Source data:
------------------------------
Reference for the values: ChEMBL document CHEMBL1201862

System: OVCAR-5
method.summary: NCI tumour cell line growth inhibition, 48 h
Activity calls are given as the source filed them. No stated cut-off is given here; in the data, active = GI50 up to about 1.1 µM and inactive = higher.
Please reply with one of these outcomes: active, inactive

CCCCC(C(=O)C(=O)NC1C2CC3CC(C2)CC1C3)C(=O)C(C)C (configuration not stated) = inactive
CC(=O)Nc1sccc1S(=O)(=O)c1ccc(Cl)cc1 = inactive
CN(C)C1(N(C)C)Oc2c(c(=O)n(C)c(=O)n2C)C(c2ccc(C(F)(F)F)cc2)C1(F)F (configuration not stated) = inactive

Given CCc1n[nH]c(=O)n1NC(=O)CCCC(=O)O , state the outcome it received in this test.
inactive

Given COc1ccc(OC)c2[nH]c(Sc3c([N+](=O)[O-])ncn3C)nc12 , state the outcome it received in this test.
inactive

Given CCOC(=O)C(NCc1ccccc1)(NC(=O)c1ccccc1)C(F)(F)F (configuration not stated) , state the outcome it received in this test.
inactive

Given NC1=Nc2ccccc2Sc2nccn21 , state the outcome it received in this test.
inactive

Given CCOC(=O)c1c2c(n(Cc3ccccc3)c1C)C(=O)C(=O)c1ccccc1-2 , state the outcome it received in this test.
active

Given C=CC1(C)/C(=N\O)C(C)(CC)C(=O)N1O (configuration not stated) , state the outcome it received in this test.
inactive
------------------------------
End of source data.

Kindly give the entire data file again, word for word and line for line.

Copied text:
Reference for the values: ChEMBL document CHEMBL1201862

System: OVCAR-5
method.summary: NCI tumour cell line growth inhibition, 48 h
Activity calls are given as the source filed them. No stated cut-off is given here; in the data, active = GI50 up to about 1.1 µM and inactive = higher.
Please reply with one of these outcomes: active, inactive

CCCCC(C(=O)C(=O)NC1C2CC3CC(C2)CC1C3)C(=O)C(C)C (configuration not stated) = inactive
CC(=O)Nc1sccc1S(=O)(=O)c1ccc(Cl)cc1 = inactive
CN(C)C1(N(C)C)Oc2c(c(=O)n(C)c(=O)n2C)C(c2ccc(C(F)(F)F)cc2)C1(F)F (configuration not stated) = inactive

Given CCc1n[nH]c(=O)n1NC(=O)CCCC(=O)O , state the outcome it received in this test.
inactive

Given COc1ccc(OC)c2[nH]c(Sc3c([N+](=O)[O-])ncn3C)nc12 , state the outcome it received in this test.
inactive

Given CCOC(=O)C(NCc1ccccc1)(NC(=O)c1ccccc1)C(F)(F)F (configuration not stated) , state the outcome it received in this test.
inactive

Given NC1=Nc2ccccc2Sc2nccn21 , state the outcome it received in this test.
inactive

Given CCOC(=O)c1c2c(n(Cc3ccccc3)c1C)C(=O)C(=O)c1ccccc1-2 , state the outcome it received in this test.
active

Given C=CC1(C)/C(=N\O)C(C)(CC)C(=O)N1O (configuration not stated) , state the outcome it received in this test.
inactive